As a young legal aid lawyer, I counseled many consumers who were distressed by harassment from debt collectors. They suffered symptoms of stress similar to those of domestic violence victims. They felt shame and embarrassment. They felt powerless to stop the abuse. They lose sleep, suffer medical problems and are constantly anxious about how to make it stop.  I could explain how the harassment was illegal, and sometimes that would lessen their immediate anxiety. A few clients were willing to let their harassment become the basis of a lawsuit to hold the collectors accountable for their actions. While my clients’ recoveries would be immensely satisfying for them, it became just a cost of doing business for the collections firms that continued their practices against other consumers who didn’t know or would not use their legal rights.

In creating the CFPB, Congress wisely understood that one of the best sources of information about frauds and violations would be the employees that companies use to carry out their misdeeds. Therefore, in Section 1057, Congress created a whistleblower protection for the employees in all the industries that CFPB would regulate. As I walk with you through this section of law, I suspect that you will quickly see that it is convoluted and difficult to discern the actual meaning.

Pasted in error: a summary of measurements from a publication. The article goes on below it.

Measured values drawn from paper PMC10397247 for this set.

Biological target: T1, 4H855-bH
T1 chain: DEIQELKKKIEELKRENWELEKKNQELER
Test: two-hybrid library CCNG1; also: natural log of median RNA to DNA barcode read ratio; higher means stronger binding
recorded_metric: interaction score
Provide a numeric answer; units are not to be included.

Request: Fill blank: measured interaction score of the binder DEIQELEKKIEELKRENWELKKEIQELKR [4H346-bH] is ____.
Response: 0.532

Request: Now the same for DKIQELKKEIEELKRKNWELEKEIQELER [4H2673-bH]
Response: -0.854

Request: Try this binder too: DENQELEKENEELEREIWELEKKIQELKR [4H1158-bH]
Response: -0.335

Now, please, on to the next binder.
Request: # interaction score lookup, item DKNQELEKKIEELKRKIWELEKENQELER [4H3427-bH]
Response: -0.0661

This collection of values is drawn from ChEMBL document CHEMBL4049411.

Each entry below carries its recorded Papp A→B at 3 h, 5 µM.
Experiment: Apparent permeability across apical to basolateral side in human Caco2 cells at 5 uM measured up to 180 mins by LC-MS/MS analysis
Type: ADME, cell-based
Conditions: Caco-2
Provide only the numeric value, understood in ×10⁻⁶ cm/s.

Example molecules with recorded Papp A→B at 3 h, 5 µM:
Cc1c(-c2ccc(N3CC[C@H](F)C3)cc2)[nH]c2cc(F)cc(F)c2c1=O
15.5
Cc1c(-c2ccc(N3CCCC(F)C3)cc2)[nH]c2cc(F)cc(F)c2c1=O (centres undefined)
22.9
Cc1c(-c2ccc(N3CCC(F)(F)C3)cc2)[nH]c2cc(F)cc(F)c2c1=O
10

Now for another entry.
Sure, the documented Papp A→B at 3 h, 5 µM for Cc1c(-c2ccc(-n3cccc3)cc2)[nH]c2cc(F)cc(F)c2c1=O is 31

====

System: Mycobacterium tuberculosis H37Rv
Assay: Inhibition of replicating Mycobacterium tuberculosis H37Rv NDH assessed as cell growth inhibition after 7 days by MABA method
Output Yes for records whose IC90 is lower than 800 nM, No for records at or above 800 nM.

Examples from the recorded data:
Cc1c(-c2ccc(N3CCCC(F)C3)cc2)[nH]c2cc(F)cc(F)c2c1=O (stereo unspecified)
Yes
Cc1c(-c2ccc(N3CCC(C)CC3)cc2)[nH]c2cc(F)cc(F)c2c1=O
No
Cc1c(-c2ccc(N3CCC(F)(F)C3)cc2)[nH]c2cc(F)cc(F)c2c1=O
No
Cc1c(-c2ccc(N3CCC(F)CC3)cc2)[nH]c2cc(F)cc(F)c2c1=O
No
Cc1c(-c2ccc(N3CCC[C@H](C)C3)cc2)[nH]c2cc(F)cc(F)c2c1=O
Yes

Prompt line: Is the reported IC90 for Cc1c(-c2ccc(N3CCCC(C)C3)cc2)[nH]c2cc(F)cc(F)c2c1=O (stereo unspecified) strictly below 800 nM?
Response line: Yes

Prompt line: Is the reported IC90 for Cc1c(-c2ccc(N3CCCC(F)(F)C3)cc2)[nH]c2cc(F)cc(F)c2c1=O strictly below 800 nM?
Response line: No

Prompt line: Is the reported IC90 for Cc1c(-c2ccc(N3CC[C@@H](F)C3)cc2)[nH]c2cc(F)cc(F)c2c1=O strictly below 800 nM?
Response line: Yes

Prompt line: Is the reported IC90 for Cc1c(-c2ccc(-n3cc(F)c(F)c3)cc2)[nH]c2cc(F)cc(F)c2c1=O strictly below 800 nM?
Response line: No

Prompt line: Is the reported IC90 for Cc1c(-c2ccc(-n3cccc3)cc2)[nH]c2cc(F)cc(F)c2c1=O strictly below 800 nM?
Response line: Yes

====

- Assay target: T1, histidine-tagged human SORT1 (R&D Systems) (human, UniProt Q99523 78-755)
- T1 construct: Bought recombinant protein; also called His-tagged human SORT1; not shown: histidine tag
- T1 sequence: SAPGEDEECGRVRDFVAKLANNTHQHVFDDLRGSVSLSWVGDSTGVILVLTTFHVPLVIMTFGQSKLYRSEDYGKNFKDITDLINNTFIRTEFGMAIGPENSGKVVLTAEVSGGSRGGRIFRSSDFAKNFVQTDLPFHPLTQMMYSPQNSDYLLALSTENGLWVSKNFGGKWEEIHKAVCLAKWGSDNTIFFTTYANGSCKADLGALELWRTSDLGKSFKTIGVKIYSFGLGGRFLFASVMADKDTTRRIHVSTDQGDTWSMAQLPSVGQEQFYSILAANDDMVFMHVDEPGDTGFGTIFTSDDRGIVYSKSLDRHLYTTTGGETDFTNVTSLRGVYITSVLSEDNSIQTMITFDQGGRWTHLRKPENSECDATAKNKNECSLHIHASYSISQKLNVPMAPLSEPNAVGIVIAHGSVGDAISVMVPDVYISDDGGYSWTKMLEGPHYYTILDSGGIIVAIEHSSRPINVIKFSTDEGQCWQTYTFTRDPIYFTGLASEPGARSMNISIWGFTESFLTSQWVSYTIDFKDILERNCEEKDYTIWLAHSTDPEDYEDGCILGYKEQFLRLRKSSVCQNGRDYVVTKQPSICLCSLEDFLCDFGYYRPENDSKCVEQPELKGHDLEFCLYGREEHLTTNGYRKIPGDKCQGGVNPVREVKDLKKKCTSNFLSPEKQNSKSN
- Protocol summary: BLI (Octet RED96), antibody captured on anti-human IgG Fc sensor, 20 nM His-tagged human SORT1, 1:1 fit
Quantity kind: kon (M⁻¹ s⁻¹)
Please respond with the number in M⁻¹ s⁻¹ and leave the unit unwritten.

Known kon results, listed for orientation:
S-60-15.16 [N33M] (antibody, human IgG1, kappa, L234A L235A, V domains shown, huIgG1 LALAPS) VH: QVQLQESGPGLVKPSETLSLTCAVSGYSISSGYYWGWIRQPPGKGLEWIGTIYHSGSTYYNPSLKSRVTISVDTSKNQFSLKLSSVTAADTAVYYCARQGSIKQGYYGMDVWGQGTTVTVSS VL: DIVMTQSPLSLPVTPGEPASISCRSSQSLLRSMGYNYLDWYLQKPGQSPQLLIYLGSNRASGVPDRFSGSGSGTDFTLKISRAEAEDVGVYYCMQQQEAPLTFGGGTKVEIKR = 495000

Now codified at 12 U.S. Code § 5567(a), this protection bars any “covered person or service provider” from terminating or “in any other way discriminat[ing] against,” “any covered employee” “by reason of the fact that such employee or representative … has” —
(1) provided, caused to be provided, or is about to provide or cause to be provided, information to the employer, the Bureau, or any other State, local, or Federal, government authority or law enforcement agency relating to any violation of, or any act or omission that the employee reasonably believes to be a violation of, any provision of this title or any other provision of law that is subject to the jurisdiction of the Bureau, or any rule, order, standard, or prohibition prescribed by the Bureau;

(2) testified or will testify in any proceeding resulting from the administration or enforcement of any provision of this title or any other provision of law that is subject to the jurisdiction of the Bureau, or any rule, order, standard, or prohibition prescribed by the Bureau;